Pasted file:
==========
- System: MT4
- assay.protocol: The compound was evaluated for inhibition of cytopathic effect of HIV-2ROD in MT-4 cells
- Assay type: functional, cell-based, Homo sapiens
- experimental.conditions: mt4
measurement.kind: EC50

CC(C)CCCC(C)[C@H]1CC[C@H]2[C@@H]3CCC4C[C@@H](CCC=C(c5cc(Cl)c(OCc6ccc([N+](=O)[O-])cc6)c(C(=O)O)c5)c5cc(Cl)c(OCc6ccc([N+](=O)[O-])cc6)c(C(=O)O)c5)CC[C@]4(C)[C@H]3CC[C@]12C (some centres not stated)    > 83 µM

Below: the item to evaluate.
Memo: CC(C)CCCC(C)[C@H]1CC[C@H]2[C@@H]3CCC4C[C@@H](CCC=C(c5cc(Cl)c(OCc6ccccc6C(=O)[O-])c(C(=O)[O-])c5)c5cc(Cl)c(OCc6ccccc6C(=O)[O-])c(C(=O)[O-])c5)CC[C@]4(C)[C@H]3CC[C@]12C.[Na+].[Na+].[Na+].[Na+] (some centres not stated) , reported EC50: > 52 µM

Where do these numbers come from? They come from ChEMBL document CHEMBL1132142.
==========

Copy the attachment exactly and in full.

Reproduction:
- System: MT4
- assay.protocol: The compound was evaluated for inhibition of cytopathic effect of HIV-2ROD in MT-4 cells
- Assay type: functional, cell-based, Homo sapiens
- experimental.conditions: mt4
measurement.kind: EC50

CC(C)CCCC(C)[C@H]1CC[C@H]2[C@@H]3CCC4C[C@@H](CCC=C(c5cc(Cl)c(OCc6ccc([N+](=O)[O-])cc6)c(C(=O)O)c5)c5cc(Cl)c(OCc6ccc([N+](=O)[O-])cc6)c(C(=O)O)c5)CC[C@]4(C)[C@H]3CC[C@]12C (some centres not stated)    > 83 µM

Below: the item to evaluate.
Memo: CC(C)CCCC(C)[C@H]1CC[C@H]2[C@@H]3CCC4C[C@@H](CCC=C(c5cc(Cl)c(OCc6ccccc6C(=O)[O-])c(C(=O)[O-])c5)c5cc(Cl)c(OCc6ccccc6C(=O)[O-])c(C(=O)[O-])c5)CC[C@]4(C)[C@H]3CC[C@]12C.[Na+].[Na+].[Na+].[Na+] (some centres not stated) , reported EC50: > 52 µM

Where do these numbers come from? They come from ChEMBL document CHEMBL1132142.